I was working with a client the other day and he shared with me how he was taking on so much work that he was neglecting spending quality time with his young daughter, as well as his wife. He loved what he does and says yes to just about everything despite already working most of the day and well into the evening. In short, the balance he needed was sorely absent.
He told me about the important events he was missing in his daughter’s life but he just couldn’t see himself sacrificing work for life.
His rationale was that he had to “Make hay when the sun shone” because there was no guarantee that there would be more work coming down the line.
In the meantime, his wife was the one spending time with his daughter – taking her to her sports events, Girl Guides, school functions, and outings with her friends.
All the while he was saying to himself, I’ll be there for the next event.
He was operating from a place of scarcity. Abundance today but possible scarcity tomorrow.
What if he said “no” to business today? How could he take that risk?
This sounded to me like a classic case of FOMO ~ Fear Of Missing Out
Missing out on business. Maybe?
Missing out on the important moments of his daughter’s life. Definitely!
We worked together to review how and when he received work, and what we learned was that there had been a steady stream of new and repeat work for more than six months. Yet still, the fear of scarcity persisted.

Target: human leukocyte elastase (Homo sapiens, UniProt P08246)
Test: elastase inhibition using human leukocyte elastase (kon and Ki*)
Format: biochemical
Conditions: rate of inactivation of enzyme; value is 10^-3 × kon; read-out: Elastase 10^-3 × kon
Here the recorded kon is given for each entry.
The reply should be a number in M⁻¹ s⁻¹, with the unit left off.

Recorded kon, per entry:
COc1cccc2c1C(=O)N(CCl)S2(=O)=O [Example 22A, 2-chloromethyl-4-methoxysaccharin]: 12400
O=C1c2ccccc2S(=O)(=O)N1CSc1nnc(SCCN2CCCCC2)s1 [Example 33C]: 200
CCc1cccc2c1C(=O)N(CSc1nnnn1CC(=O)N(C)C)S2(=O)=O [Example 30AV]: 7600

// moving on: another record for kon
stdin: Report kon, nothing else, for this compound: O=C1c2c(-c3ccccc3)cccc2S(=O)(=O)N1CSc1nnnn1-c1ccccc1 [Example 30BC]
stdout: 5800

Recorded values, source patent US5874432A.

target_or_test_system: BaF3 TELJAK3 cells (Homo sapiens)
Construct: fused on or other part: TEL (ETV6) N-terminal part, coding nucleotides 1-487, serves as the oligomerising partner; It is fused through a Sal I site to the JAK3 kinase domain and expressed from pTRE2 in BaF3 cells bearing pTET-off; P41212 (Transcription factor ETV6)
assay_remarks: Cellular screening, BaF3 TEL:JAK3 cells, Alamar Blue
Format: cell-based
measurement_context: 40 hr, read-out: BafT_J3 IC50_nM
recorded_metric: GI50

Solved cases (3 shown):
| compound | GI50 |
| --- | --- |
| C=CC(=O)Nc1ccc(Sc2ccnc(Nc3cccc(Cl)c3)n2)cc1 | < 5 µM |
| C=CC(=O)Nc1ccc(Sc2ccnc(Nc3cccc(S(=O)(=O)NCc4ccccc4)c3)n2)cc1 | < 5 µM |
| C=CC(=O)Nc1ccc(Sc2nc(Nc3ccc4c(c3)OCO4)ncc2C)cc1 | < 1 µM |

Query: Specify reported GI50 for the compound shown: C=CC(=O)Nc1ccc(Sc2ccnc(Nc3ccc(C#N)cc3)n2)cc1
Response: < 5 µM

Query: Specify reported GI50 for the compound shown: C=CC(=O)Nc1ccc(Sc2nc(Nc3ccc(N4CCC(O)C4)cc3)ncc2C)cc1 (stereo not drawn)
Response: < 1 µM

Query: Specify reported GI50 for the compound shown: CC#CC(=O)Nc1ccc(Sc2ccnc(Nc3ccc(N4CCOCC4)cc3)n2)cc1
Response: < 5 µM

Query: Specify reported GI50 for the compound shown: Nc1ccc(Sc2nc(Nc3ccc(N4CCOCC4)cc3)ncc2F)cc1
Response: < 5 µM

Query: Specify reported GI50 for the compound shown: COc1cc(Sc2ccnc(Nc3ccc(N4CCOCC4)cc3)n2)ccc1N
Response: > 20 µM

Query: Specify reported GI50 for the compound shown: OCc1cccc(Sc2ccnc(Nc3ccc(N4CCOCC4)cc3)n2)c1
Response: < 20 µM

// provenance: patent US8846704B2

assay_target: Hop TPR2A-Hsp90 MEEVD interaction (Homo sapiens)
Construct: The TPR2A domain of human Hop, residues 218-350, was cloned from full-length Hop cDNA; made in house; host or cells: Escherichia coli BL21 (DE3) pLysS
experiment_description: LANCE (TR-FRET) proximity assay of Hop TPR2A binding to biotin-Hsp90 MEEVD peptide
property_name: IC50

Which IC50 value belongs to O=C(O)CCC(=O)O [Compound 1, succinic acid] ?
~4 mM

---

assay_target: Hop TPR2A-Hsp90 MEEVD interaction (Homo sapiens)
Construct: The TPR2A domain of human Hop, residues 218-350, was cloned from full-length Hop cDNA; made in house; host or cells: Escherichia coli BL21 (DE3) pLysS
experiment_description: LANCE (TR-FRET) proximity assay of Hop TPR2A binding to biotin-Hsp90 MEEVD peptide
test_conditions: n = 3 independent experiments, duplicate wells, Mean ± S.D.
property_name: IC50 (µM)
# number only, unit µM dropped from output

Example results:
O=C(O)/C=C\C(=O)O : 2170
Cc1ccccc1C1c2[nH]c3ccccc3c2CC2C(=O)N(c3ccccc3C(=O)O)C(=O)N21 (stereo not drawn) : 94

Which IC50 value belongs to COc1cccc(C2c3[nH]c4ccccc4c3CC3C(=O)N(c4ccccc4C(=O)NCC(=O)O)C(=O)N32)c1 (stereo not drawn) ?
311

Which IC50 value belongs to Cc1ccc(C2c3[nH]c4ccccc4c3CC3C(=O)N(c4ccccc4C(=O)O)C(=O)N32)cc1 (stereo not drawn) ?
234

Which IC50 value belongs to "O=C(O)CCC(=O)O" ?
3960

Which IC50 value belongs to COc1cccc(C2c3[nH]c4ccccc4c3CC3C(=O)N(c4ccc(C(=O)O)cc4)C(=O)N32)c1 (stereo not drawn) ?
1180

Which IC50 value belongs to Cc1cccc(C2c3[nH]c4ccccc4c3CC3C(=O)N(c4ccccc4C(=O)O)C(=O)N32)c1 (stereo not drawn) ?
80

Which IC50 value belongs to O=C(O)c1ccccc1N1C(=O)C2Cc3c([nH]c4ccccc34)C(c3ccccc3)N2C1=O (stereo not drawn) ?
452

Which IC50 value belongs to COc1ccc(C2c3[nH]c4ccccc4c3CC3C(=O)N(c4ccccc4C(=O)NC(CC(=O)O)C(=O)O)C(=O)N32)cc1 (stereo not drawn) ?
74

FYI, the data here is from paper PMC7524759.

We stopped to look at some options. He could say “no” to some work now, or “no” to all of the work for a while, or perhaps he could get help. We chose to work on the last option we discussed, getting help.
In looking at his daily work activities, he started to see patterns. He seemed to be using the same workflow for many of his new and repeat clients. Intake systems, workflow review, implementation, follow up, etc. Similar patterns were evident not only for his client work but also for the administration of his business. Things like bookkeeping, payroll, work implementation, and customer service. The absolute kicker was that we even saw a pattern for his marketing to attract and convert new clients.
He decided that he was willing to give up doing most of the non-client work and even some of the client work in order to balance his time and…lo and behold…still build his business.
It’s called leverage and in this case, it’s leveraging his important and valuable time between the most important aspects of his business and his family.
It was time to create formal procedures and hire people to do these routine procedures. Thereby allowing him to still say yes to all of his clients AND cut down the work hours so he can be home with his family. Maybe even take his wife out on a date.
It soon became obvious that he could keep saying yes, hire and train others to do the routine work, and create time for his family – and balance between work and family in a whole new way.